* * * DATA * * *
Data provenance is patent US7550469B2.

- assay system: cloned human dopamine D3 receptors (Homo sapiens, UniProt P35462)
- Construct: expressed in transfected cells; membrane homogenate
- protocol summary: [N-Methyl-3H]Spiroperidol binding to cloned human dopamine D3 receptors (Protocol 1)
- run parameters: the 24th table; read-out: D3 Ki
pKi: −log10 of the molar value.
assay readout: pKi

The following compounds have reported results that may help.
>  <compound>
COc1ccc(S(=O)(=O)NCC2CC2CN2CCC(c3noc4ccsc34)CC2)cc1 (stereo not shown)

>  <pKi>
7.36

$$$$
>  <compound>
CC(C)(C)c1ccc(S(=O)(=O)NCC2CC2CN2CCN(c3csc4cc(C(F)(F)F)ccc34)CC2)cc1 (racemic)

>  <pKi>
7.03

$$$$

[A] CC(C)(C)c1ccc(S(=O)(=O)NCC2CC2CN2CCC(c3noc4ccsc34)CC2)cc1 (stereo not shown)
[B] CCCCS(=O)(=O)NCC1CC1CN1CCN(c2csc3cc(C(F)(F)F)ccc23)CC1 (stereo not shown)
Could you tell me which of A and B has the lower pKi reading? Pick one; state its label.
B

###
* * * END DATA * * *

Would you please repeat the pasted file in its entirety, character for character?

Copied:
Data provenance is patent US7550469B2.

- assay system: cloned human dopamine D3 receptors (Homo sapiens, UniProt P35462)
- Construct: expressed in transfected cells; membrane homogenate
- protocol summary: [N-Methyl-3H]Spiroperidol binding to cloned human dopamine D3 receptors (Protocol 1)
- run parameters: the 24th table; read-out: D3 Ki
pKi: −log10 of the molar value.
assay readout: pKi

The following compounds have reported results that may help.
>  <compound>
COc1ccc(S(=O)(=O)NCC2CC2CN2CCC(c3noc4ccsc34)CC2)cc1 (stereo not shown)

>  <pKi>
7.36

$$$$
>  <compound>
CC(C)(C)c1ccc(S(=O)(=O)NCC2CC2CN2CCN(c3csc4cc(C(F)(F)F)ccc34)CC2)cc1 (racemic)

>  <pKi>
7.03

$$$$

[A] CC(C)(C)c1ccc(S(=O)(=O)NCC2CC2CN2CCC(c3noc4ccsc34)CC2)cc1 (stereo not shown)
[B] CCCCS(=O)(=O)NCC1CC1CN1CCN(c2csc3cc(C(F)(F)F)ccc23)CC1 (stereo not shown)
Could you tell me which of A and B has the lower pKi reading? Pick one; state its label.
B

###